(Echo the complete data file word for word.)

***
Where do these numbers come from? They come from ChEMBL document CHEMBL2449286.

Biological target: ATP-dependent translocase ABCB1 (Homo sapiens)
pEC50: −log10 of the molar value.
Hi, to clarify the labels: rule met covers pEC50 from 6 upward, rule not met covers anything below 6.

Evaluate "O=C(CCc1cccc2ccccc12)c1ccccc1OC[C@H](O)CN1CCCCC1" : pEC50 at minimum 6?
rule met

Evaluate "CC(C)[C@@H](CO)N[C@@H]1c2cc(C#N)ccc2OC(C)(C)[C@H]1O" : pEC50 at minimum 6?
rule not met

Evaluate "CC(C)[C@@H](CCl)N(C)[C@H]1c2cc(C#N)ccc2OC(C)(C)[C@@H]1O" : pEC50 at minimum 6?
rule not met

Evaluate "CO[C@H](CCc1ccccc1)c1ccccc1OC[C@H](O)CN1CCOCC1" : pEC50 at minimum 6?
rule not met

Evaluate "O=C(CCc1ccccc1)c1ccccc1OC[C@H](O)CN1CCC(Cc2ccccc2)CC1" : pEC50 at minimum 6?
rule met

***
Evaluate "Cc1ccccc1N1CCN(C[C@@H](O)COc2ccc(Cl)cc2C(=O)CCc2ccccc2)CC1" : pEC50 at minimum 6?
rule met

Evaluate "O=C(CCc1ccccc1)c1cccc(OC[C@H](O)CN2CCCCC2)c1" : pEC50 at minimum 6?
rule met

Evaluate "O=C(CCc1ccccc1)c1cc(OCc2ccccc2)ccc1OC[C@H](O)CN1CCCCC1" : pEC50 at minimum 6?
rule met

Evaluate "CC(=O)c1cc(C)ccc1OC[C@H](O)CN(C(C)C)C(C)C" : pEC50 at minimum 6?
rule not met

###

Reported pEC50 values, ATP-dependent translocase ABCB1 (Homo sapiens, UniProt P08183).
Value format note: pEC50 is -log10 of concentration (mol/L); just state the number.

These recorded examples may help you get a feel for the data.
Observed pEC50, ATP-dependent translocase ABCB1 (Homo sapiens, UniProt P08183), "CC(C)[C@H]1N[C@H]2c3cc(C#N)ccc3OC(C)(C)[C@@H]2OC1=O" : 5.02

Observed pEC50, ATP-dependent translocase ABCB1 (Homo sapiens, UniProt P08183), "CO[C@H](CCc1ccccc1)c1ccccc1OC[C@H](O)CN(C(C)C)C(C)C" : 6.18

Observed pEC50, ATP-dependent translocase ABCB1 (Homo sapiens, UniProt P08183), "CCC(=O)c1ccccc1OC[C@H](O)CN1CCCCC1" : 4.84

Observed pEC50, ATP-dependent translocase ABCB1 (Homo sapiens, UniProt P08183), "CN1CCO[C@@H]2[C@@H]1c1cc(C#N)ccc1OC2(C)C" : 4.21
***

Where do these numbers come from? They come from ChEMBL document CHEMBL2449286.

Biological target: ATP-dependent translocase ABCB1 (Homo sapiens)
pEC50: −log10 of the molar value.
Hi, to clarify the labels: rule met covers pEC50 from 6 upward, rule not met covers anything below 6.

Evaluate "O=C(CCc1cccc2ccccc12)c1ccccc1OC[C@H](O)CN1CCCCC1" : pEC50 at minimum 6?
rule met

Evaluate "CC(C)[C@@H](CO)N[C@@H]1c2cc(C#N)ccc2OC(C)(C)[C@H]1O" : pEC50 at minimum 6?
rule not met

Evaluate "CC(C)[C@@H](CCl)N(C)[C@H]1c2cc(C#N)ccc2OC(C)(C)[C@@H]1O" : pEC50 at minimum 6?
rule not met

Evaluate "CO[C@H](CCc1ccccc1)c1ccccc1OC[C@H](O)CN1CCOCC1" : pEC50 at minimum 6?
rule not met

Evaluate "O=C(CCc1ccccc1)c1ccccc1OC[C@H](O)CN1CCC(Cc2ccccc2)CC1" : pEC50 at minimum 6?
rule met

***
Evaluate "Cc1ccccc1N1CCN(C[C@@H](O)COc2ccc(Cl)cc2C(=O)CCc2ccccc2)CC1" : pEC50 at minimum 6?
rule met

Evaluate "O=C(CCc1ccccc1)c1cccc(OC[C@H](O)CN2CCCCC2)c1" : pEC50 at minimum 6?
rule met

Evaluate "O=C(CCc1ccccc1)c1cc(OCc2ccccc2)ccc1OC[C@H](O)CN1CCCCC1" : pEC50 at minimum 6?
rule met

Evaluate "CC(=O)c1cc(C)ccc1OC[C@H](O)CN(C(C)C)C(C)C" : pEC50 at minimum 6?
rule not met

###

Reported pEC50 values, ATP-dependent translocase ABCB1 (Homo sapiens, UniProt P08183).
Value format note: pEC50 is -log10 of concentration (mol/L); just state the number.

These recorded examples may help you get a feel for the data.
Observed pEC50, ATP-dependent translocase ABCB1 (Homo sapiens, UniProt P08183), "CC(C)[C@H]1N[C@H]2c3cc(C#N)ccc3OC(C)(C)[C@@H]2OC1=O" : 5.02

Observed pEC50, ATP-dependent translocase ABCB1 (Homo sapiens, UniProt P08183), "CO[C@H](CCc1ccccc1)c1ccccc1OC[C@H](O)CN(C(C)C)C(C)C" : 6.18

Observed pEC50, ATP-dependent translocase ABCB1 (Homo sapiens, UniProt P08183), "CCC(=O)c1ccccc1OC[C@H](O)CN1CCCCC1" : 4.84

Observed pEC50, ATP-dependent translocase ABCB1 (Homo sapiens, UniProt P08183), "CN1CCO[C@@H]2[C@@H]1c1cc(C#N)ccc1OC2(C)C" : 4.21